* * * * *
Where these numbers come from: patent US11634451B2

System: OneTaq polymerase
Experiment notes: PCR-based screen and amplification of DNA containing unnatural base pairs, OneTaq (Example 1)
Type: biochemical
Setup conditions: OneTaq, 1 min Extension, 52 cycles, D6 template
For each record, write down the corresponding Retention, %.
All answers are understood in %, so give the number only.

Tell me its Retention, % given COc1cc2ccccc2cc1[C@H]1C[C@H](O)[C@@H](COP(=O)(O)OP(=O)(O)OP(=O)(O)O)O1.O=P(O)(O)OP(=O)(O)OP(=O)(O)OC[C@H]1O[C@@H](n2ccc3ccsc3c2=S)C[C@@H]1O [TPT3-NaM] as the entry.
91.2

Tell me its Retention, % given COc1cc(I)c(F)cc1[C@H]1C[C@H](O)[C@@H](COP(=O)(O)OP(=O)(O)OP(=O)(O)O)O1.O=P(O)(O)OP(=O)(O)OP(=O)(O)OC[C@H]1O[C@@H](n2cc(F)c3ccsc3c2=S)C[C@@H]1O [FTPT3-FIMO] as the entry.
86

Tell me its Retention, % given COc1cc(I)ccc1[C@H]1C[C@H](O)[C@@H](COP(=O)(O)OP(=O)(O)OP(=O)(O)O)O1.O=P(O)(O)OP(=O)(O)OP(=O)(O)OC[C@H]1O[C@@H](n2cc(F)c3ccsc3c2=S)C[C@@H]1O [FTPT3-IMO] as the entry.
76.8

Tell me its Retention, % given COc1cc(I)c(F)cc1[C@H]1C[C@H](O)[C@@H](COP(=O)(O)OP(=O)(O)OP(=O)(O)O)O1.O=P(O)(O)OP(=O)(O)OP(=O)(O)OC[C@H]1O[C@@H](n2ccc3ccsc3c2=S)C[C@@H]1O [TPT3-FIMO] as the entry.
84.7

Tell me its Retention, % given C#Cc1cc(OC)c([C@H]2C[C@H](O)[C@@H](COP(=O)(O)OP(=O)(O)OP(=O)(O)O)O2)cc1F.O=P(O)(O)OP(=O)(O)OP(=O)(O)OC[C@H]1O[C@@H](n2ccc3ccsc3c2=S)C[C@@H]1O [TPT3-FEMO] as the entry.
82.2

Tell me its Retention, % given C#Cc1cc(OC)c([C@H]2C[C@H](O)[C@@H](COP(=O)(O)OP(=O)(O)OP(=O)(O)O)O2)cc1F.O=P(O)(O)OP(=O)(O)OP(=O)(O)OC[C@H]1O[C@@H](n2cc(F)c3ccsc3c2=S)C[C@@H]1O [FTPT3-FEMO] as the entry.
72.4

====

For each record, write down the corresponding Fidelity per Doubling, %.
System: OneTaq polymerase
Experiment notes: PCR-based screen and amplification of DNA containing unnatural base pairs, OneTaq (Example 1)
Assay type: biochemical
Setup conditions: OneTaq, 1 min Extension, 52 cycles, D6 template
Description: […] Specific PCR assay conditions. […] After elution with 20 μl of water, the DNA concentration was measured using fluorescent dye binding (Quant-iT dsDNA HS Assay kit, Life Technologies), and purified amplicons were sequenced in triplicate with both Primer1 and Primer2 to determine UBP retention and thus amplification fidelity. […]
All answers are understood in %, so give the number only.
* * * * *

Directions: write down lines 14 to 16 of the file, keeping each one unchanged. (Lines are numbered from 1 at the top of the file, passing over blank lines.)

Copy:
Tell me its Retention, % given COc1cc(I)c(F)cc1[C@H]1C[C@H](O)[C@@H](COP(=O)(O)OP(=O)(O)OP(=O)(O)O)O1.O=P(O)(O)OP(=O)(O)OP(=O)(O)OC[C@H]1O[C@@H](n2ccc3ccsc3c2=S)C[C@@H]1O [TPT3-FIMO] as the entry.
84.7

Tell me its Retention, % given C#Cc1cc(OC)c([C@H]2C[C@H](O)[C@@H](COP(=O)(O)OP(=O)(O)OP(=O)(O)O)O2)cc1F.O=P(O)(O)OP(=O)(O)OP(=O)(O)OC[C@H]1O[C@@H](n2ccc3ccsc3c2=S)C[C@@H]1O [TPT3-FEMO] as the entry.